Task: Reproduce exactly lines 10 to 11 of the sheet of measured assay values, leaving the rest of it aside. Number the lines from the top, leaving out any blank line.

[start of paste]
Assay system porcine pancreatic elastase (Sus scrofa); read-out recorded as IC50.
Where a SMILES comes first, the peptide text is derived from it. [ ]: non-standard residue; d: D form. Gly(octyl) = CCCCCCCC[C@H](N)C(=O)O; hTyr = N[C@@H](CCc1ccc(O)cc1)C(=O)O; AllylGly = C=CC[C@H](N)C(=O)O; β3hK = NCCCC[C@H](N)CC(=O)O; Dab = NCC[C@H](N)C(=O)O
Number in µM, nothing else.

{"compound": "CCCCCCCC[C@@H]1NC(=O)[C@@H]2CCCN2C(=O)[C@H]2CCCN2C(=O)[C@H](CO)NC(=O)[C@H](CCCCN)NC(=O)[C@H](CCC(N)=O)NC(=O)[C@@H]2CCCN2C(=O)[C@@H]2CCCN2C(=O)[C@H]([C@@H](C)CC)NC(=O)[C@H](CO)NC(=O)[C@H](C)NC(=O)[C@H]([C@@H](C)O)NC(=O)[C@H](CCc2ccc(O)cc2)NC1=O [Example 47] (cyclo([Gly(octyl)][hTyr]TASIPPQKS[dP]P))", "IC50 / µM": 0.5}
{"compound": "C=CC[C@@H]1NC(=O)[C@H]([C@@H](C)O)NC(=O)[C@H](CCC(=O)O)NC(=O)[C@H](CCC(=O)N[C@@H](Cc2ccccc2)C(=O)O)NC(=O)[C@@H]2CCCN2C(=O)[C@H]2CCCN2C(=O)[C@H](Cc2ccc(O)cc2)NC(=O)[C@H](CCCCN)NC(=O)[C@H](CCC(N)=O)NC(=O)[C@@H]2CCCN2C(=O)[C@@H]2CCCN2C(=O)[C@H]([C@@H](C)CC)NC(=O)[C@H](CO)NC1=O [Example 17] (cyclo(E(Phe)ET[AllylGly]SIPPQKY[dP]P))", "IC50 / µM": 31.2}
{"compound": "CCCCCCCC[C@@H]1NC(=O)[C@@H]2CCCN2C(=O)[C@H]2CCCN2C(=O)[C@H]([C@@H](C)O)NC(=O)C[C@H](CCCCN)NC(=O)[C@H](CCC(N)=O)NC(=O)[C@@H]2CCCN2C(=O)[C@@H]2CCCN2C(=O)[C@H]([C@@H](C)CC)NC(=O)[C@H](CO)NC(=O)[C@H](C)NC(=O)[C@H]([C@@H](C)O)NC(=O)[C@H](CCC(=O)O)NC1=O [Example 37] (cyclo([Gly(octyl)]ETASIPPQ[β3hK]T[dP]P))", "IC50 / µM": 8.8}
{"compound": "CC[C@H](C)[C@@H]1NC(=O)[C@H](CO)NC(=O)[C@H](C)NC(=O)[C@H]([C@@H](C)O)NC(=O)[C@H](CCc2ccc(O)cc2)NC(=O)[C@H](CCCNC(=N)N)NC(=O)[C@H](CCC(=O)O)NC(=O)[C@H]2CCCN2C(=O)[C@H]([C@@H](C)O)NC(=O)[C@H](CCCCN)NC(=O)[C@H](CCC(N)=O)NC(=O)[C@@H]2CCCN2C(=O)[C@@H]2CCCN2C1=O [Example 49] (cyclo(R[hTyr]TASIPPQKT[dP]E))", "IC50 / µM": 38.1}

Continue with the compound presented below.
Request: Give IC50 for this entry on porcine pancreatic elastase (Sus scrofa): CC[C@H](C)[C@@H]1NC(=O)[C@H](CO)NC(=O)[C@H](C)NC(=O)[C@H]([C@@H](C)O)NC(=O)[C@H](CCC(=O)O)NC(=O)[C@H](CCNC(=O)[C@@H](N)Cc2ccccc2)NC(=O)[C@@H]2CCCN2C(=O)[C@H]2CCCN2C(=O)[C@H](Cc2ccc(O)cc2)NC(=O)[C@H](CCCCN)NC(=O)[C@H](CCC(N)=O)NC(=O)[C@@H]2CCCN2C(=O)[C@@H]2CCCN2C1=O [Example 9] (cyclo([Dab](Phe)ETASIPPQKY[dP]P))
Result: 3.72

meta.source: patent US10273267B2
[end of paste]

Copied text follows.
Result: 3.72

meta.source: patent US10273267B2